A Historical Survey of Film Archiving in Japan

Authored by: Kae Ishihara

Routledge Handbook of Japanese Cinema

Print publication date:  August  2020
Online publication date:  August  2020

Print ISBN: 9781138685529
eBook ISBN: 9781315534374
Adobe ISBN:

10.4324/9781315534374-17

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Abstract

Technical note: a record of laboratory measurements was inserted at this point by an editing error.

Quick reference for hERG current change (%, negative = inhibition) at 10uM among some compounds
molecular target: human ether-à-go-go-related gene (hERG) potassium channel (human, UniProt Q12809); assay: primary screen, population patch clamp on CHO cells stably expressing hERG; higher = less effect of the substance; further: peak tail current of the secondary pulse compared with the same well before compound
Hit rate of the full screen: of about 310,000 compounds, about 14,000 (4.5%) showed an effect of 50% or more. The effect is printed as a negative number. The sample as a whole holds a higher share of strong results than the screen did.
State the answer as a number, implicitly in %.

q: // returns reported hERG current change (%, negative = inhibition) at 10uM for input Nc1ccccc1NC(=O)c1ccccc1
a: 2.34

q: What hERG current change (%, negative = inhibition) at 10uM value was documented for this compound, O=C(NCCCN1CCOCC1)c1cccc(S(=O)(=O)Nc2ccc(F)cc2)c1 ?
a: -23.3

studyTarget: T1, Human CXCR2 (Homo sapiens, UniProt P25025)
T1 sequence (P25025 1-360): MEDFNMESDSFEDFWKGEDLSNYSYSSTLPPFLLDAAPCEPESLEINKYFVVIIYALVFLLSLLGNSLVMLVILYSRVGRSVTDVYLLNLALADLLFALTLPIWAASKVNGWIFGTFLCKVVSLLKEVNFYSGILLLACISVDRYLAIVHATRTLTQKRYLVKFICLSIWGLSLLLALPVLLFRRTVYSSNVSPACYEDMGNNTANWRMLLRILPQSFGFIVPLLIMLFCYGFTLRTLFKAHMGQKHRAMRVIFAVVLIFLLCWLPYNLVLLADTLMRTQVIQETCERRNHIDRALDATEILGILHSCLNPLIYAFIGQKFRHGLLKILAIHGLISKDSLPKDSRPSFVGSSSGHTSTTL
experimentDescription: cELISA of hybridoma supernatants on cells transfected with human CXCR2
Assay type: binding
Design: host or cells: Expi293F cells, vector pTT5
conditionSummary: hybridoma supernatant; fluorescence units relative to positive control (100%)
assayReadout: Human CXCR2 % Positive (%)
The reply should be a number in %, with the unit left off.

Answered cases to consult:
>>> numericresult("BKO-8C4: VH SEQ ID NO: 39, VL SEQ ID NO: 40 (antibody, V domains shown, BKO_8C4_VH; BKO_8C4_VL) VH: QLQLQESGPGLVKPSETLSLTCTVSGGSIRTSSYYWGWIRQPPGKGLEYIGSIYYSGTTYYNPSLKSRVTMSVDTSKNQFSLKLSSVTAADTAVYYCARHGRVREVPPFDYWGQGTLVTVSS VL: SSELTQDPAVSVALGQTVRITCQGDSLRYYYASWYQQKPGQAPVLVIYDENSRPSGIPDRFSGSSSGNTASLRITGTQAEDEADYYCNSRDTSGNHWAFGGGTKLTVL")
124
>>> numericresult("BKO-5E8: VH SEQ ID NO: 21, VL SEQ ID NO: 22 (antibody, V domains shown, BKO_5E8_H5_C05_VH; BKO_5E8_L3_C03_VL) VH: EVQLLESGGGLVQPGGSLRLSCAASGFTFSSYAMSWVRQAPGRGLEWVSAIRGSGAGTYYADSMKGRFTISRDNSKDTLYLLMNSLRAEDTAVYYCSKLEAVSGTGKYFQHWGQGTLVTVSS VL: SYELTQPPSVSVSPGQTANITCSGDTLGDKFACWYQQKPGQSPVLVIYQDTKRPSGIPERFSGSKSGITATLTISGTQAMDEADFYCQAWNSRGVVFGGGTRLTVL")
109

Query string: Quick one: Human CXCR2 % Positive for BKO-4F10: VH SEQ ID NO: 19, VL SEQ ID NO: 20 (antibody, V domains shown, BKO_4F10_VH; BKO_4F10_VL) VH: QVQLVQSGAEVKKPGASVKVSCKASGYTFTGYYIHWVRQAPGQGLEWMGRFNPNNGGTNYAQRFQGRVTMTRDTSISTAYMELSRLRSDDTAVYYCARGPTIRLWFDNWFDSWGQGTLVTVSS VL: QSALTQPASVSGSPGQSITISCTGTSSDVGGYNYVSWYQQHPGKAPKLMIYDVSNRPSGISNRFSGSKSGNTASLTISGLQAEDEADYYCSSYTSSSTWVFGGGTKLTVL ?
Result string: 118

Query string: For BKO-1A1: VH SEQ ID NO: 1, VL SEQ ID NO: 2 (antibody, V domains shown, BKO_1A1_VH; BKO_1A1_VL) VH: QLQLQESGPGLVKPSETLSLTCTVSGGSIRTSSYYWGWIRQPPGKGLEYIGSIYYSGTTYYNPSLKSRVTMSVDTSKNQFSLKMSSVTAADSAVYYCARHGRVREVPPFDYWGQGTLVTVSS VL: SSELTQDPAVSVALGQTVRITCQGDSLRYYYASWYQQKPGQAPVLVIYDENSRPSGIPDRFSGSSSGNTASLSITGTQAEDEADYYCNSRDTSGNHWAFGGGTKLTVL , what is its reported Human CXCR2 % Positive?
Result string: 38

Despite the international renown of Japan’s cinema history, film archiving in Japan is in a critical condition. This chapter outlines the history of film archiving in Japan, focusing first on the Imperialist era before and during World War II, especially on film manufacturers and early film librarianship; and second, on the post-war period, from the occupation to the 1970s. This is when the National Film Center opened as part of the National Museum of Modern Art, Tokyo as a result of the “Film Preservation Campaign,” in which Kawakita Kashiko and her Japan Film Library Council played an important role. The chapter concludes by examining the period from the 1980s to the present. By illustrating the importance of individuals, small groups, and the private sector in safeguarding Japan’s cinema heritage—against the odds of a low survival rate for domestic films, a serious shortage of full-time staff at public film archives, and a lack of laws or regulations like a mandatory legal deposit system—this chapter reveals how film preservation and archiving in Japan has not been guided by strong national policy, but instead by the efforts of individuals or members of the private sector who have realized the seriousness of the situation.

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